1. The adoption of the Iraqi constitution is obviously a major victory for progressive forces in the country. It marks an important, albeit not yet final, defeat for anti-democratic forces, clearly demonstrates that the majority of the Iraqi people support a federal, republic and reject the restorationist Ba’athists and Islamist reactionaries who have spent the past two years violently trying to thwart the creation of a democratic state.
2. It is a major boost for democrats across the Middle East and will be an inspiration to democrats fighting against tyranny elsewhere. The fact is there for all to see – freed from the chains of fascism yet still faced with violent counter-revolution on a daily basis, the Iraqi people have shown that a determined and brave commitment can result in a goal being achieved against the odds.
3. The elections in December will now take place within a constitutional framework which gives them more legitamacy and perhaps more import than January’s vote. It is also not a minor factor that the trials of the Ba’athist criminals will now take place within the framework of a popular Iraqi federal republic.
4. But, the struggle is not yet over. It is likely that the ‘resistance’ will respond to this with another round of attacks and the young democratic state, still lacking experienced defensive forces will continue to need the fraternal assistance of friendly outside forces. Renewed terrorism will be portrayed in the media as some sort of sign that the constitution has ‘failed to end the violence’ despite the fact that no-one expects the referendum to result in the surrender of the counter-revolutionaries. Revolutions almost always face violent counter-revolution and the consolidation of the state will take time. How long the international military presence should remain in Iraq is of course related to that consolidation but is a question for the Iraqi political process to answer.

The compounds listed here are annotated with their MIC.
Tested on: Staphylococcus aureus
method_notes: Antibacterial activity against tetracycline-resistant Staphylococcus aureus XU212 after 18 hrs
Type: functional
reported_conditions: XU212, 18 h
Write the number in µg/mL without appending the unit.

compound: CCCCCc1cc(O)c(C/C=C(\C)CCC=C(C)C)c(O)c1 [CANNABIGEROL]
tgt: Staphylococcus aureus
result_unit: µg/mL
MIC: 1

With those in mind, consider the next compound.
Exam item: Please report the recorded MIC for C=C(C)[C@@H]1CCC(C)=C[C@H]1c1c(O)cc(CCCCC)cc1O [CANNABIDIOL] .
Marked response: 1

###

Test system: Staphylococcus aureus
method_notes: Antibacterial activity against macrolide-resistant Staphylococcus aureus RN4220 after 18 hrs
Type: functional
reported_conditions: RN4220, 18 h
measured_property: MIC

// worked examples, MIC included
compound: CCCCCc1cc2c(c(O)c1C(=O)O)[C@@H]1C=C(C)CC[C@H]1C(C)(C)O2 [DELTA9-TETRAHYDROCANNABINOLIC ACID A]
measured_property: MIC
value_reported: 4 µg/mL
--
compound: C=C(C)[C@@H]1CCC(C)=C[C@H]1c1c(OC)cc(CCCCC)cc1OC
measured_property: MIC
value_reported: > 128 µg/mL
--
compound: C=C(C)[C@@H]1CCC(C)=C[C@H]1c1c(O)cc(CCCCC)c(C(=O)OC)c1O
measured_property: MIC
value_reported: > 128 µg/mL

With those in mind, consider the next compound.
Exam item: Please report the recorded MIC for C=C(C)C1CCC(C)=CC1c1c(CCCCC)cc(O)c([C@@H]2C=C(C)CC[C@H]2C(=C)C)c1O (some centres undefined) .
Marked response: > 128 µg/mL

5. Given that Iraq now has a popular consitution, ratified by referendum and is heading towards its third mass vote since liberation it is surely time for those countries not currently directly involved in military solidarity with the Iraqi people to step forward and offer other kinds of assistance. Blair and Bush should make renewed efforts to convince EU countries to give a hand to this young democracy.
6. The specific solidarity that the Iraqi labour movement, left political groups, Kurdish organisations, womens’ groups, democratic student organisations and others need is not changed by this process – it is time for a renewed effort on that front. The specific form of Iraqi democracy remains open and the secular forces will need all the help they can get.